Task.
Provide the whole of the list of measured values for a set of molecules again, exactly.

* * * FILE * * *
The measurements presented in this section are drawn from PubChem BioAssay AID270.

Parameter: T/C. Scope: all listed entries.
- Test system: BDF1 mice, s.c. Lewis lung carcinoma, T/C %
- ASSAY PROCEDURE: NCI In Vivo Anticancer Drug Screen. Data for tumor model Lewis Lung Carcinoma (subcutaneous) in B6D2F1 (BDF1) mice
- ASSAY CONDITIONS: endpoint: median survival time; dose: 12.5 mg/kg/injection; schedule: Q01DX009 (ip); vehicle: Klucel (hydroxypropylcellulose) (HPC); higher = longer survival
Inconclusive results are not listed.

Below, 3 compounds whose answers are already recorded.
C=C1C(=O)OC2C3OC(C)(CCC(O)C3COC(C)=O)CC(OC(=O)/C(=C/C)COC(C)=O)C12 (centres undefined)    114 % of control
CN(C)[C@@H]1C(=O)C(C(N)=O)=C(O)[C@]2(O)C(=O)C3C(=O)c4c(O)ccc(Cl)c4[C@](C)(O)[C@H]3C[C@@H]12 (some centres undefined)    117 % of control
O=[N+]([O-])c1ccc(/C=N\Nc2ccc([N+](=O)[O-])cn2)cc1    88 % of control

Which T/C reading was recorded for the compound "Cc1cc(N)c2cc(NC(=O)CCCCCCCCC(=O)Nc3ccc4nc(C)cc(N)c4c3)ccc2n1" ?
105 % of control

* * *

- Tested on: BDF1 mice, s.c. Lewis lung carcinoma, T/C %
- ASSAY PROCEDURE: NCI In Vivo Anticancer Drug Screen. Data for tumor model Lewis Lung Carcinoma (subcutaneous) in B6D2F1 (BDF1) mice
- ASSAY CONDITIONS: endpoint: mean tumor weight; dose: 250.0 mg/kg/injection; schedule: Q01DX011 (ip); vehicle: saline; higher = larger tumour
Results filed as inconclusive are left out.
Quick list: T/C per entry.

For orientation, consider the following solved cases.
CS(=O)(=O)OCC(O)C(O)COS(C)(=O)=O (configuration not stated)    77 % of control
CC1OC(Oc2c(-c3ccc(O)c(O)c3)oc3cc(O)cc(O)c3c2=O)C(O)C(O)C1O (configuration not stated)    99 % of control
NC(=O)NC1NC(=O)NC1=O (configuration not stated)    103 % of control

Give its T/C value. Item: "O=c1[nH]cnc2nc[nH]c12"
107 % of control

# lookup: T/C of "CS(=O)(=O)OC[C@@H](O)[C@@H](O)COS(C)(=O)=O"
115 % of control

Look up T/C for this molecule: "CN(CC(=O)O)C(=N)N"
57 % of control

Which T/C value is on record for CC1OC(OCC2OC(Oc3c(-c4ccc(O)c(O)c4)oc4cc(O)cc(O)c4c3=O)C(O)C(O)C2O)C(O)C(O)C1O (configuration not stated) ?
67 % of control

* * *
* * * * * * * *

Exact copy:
The measurements presented in this section are drawn from PubChem BioAssay AID270.

Parameter: T/C. Scope: all listed entries.
- Test system: BDF1 mice, s.c. Lewis lung carcinoma, T/C %
- ASSAY PROCEDURE: NCI In Vivo Anticancer Drug Screen. Data for tumor model Lewis Lung Carcinoma (subcutaneous) in B6D2F1 (BDF1) mice
- ASSAY CONDITIONS: endpoint: median survival time; dose: 12.5 mg/kg/injection; schedule: Q01DX009 (ip); vehicle: Klucel (hydroxypropylcellulose) (HPC); higher = longer survival
Inconclusive results are not listed.

Below, 3 compounds whose answers are already recorded.
C=C1C(=O)OC2C3OC(C)(CCC(O)C3COC(C)=O)CC(OC(=O)/C(=C/C)COC(C)=O)C12 (centres undefined)    114 % of control
CN(C)[C@@H]1C(=O)C(C(N)=O)=C(O)[C@]2(O)C(=O)C3C(=O)c4c(O)ccc(Cl)c4[C@](C)(O)[C@H]3C[C@@H]12 (some centres undefined)    117 % of control
O=[N+]([O-])c1ccc(/C=N\Nc2ccc([N+](=O)[O-])cn2)cc1    88 % of control

Which T/C reading was recorded for the compound "Cc1cc(N)c2cc(NC(=O)CCCCCCCCC(=O)Nc3ccc4nc(C)cc(N)c4c3)ccc2n1" ?
105 % of control

* * *

- Tested on: BDF1 mice, s.c. Lewis lung carcinoma, T/C %
- ASSAY PROCEDURE: NCI In Vivo Anticancer Drug Screen. Data for tumor model Lewis Lung Carcinoma (subcutaneous) in B6D2F1 (BDF1) mice
- ASSAY CONDITIONS: endpoint: mean tumor weight; dose: 250.0 mg/kg/injection; schedule: Q01DX011 (ip); vehicle: saline; higher = larger tumour
Results filed as inconclusive are left out.
Quick list: T/C per entry.

For orientation, consider the following solved cases.
CS(=O)(=O)OCC(O)C(O)COS(C)(=O)=O (configuration not stated)    77 % of control
CC1OC(Oc2c(-c3ccc(O)c(O)c3)oc3cc(O)cc(O)c3c2=O)C(O)C(O)C1O (configuration not stated)    99 % of control
NC(=O)NC1NC(=O)NC1=O (configuration not stated)    103 % of control

Give its T/C value. Item: "O=c1[nH]cnc2nc[nH]c12"
107 % of control

# lookup: T/C of "CS(=O)(=O)OC[C@@H](O)[C@@H](O)COS(C)(=O)=O"
115 % of control

Look up T/C for this molecule: "CN(CC(=O)O)C(=N)N"
57 % of control

Which T/C value is on record for CC1OC(OCC2OC(Oc3c(-c4ccc(O)c(O)c4)oc4cc(O)cc(O)c4c3=O)C(O)C(O)C2O)C(O)C(O)C1O (configuration not stated) ?
67 % of control

* * *